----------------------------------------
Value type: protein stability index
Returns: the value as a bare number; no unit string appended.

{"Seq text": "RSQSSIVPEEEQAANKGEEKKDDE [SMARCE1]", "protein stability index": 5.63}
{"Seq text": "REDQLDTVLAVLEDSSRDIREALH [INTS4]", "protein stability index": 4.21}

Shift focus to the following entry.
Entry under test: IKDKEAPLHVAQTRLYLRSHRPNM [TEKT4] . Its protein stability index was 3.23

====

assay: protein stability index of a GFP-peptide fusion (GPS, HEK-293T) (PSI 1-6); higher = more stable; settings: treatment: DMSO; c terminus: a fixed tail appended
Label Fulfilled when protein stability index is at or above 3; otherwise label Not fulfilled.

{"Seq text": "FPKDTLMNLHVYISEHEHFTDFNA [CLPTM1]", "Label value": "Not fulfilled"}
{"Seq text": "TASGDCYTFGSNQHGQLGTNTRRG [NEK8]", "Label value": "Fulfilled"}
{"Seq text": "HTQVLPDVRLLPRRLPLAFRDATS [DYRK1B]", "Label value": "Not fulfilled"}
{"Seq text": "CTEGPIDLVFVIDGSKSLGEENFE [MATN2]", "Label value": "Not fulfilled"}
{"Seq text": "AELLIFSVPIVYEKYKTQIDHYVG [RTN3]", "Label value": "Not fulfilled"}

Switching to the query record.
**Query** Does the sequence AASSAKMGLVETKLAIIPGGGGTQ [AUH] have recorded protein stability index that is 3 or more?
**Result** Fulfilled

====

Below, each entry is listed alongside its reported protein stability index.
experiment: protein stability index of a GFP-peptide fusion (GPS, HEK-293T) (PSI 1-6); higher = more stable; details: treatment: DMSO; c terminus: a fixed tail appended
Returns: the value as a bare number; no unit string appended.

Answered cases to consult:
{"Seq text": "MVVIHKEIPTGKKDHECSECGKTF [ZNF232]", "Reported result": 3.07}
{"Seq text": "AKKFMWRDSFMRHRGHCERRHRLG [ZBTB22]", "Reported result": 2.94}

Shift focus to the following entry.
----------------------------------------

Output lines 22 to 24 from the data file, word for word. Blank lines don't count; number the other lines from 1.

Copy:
Answered cases to consult:
{"Seq text": "MVVIHKEIPTGKKDHECSECGKTF [ZNF232]", "Reported result": 3.07}
{"Seq text": "AKKFMWRDSFMRHRGHCERRHRLG [ZBTB22]", "Reported result": 2.94}